Around four years ago Google announced it was entering the world of social networks with its own Google+ and there was a lot of initial interest and its growth was rapid.
If you have a read through its Wikipedia page (that means it must be true, right?) it managed to reach 50 million users within 3 months where it took both Twitter and Facebook over 1000 days so people were expecting big things, but it’s not always as simple as that.
Comparing the rapid growth of something with a platform to spring from like Google against Twitter and Facebook is pretty unfair. Launching in 2006 and 2004 respectively, nobody really understood the impact that social media was going to have on the world.
Google+ had the luxury of going into a market that people already understood, having a brand that people already knew and trusted (to some degree) and also having the added advantage of being whispered about being the ‘next big thing in social media’. The buzz and demand that can create will drive a lot of people your way and, if your product is good enough, can make an overnight success.
Unfortunately for Google and Google+ people didn’t appreciate being herded in, having to create a profile to use anything Google related, especially YouTube.
YouTube had enjoyed success for years before Google+ came along and being corralled into this new social platform to continue uploading or commenting didn’t sit well with people.
Finally it seems as though Google are listening to their users and, moving forward, the forced integration will be removed, not immediately though so hold your horses. That being said Google’s VP of streams, photos and sharing Bradley Horowitz has assured fans of Google+ that the platform won’t be disappearing but will know have the opportunity to focus more directly on itself.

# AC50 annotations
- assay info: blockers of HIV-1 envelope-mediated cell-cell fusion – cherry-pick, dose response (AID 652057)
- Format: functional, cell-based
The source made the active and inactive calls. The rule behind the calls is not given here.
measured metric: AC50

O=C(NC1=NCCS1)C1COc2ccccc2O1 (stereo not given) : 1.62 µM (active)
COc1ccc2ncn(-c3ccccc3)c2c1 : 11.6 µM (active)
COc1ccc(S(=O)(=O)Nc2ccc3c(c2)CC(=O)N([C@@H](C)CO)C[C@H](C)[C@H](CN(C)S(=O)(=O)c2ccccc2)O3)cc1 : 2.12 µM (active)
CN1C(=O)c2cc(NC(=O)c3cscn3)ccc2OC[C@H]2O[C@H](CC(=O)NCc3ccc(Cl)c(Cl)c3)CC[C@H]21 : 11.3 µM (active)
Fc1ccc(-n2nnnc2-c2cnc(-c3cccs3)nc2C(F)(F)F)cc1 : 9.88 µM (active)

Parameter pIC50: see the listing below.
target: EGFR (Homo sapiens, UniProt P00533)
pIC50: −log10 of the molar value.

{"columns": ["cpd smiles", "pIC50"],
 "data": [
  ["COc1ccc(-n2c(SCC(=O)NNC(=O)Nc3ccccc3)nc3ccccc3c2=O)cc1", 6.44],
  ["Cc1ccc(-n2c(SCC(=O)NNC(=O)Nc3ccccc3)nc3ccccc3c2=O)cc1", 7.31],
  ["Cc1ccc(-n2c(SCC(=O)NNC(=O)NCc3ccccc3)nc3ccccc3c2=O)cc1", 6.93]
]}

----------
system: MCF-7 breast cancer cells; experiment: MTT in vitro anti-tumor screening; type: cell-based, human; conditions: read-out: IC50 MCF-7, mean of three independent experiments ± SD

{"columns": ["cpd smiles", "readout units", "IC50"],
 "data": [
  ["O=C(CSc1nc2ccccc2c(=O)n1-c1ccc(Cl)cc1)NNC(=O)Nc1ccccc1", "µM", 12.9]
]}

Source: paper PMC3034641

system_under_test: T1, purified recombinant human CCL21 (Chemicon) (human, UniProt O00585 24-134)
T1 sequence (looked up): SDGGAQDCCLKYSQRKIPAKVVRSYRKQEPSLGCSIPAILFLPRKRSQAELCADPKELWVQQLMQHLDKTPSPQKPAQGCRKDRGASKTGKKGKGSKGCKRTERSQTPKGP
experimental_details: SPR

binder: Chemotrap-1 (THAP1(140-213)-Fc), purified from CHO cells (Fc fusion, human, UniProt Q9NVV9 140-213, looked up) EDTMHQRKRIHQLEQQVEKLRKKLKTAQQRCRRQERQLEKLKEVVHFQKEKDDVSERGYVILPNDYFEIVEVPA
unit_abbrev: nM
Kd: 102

What we can take from this is that Google are listening to their users in regards to the user experience and are making moves to improve that which can only be a good thing. Whether Google+ can weather the storm and come out of this transition even stronger remains to be seen but it will definitely be an interesting ride over the coming months.
It remains to be seen if Google can turn things around for Google+ and become a major social player alongside Twitter and Facebook or if this is a quiet admission of failure before winding things down over a period of time.
Google, we are watching.